A new, regular feature from our in-house games master, Gale Van Rye, who talks about memorable skiing and winter sports games. This week: Skiing (Atari 2600, 1980).

"Sacre bleu! And [sic] voilà! It's Skiing by Activision!" These were the words bumbling out of Claude LaFeet's mouth in 1980; his French accent as clumsy as a drunk putting their skis on for the last run down after après ski.

In those days we'd call it naff, thanks to Ronnie Barker (and later, Princess Anne), yet the game wasn't. In fact it was one of the earliest examples of the top-down skiing game style which would be emulated by other developers for the entire next decade. This was Skiing by Activision. "Pop ze cartridge into your Atari Video Computer System..."

The Atari 2600 is the definiton of a classic console. It looked so futuristic in 1977 with its wood veneer finish. It took gaming to the next level after Pong and the Magnavox Odyssey, featuring unforgettable games like Pitfall and Breakout. In fact, it was that Breakout which was famously worked on by Steve Jobs and Steve Wozniak (with Jobs keeping from Woz the bonus payout from Atari!).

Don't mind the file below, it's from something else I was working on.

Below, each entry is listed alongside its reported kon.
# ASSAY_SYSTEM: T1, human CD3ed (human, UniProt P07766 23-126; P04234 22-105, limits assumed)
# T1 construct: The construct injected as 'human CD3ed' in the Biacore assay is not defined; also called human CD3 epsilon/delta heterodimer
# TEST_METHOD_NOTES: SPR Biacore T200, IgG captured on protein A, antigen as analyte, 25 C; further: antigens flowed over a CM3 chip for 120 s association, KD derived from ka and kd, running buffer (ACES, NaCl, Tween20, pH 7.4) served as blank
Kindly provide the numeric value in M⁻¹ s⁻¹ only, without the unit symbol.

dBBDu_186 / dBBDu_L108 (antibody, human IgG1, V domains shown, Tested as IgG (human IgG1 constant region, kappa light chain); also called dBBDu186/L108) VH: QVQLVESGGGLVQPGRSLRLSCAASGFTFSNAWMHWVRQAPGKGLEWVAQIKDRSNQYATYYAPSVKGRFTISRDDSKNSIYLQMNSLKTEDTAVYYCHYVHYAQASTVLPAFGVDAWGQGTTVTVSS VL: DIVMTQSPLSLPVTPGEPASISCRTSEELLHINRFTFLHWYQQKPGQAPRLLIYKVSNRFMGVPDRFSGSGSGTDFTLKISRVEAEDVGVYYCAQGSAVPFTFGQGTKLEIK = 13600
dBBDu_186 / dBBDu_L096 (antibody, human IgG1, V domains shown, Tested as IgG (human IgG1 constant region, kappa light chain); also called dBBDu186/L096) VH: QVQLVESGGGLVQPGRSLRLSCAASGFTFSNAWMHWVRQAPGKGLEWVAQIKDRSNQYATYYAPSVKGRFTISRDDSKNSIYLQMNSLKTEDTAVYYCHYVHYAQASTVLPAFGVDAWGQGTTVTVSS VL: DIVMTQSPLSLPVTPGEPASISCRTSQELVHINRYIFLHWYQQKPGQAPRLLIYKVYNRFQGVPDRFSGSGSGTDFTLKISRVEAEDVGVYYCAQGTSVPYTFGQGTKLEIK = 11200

Activision's Skiing would come a few years later in 1980. Activision are a huge household name now, with series like Tony Hawk and Call of Duty under their belt. Back in those days though, there were no third party developers. Atari made games for the Atari console, not anybody else. Activision became the first to do it in 1980 and Skiing was one of the very first games they ever released.

Looking back now, it looks all so familiar. Yet it was fairly groundbreaking at the time. The left/right turning worked great on the Atari joystick and allowed last second adjustments just before you hit that tree. The formula would be used in many other games afterwards, including Horrace Goes Skiing (1982) and SkiFree (1991). Chris Pirih, developer of SkiFree would later admit: "[It] was itself inspired by an Activision game for the Atari 2600 console, which I enjoyed playing in my youth. I remember very little of the Activision game, but I think it looked pretty much like SkiFree".

In the same year Phillips would release the less well-remembered (but equally inspiringly named) Skiing on the Videopac (Odyssey 2 in the US). It played very similarly to Activision's Skiing, but lacked the same polish and variety, so as such never claimed itself as the orginal king of the ski games. As Claude would say: "So real you must have it!".

Image: mobygames.com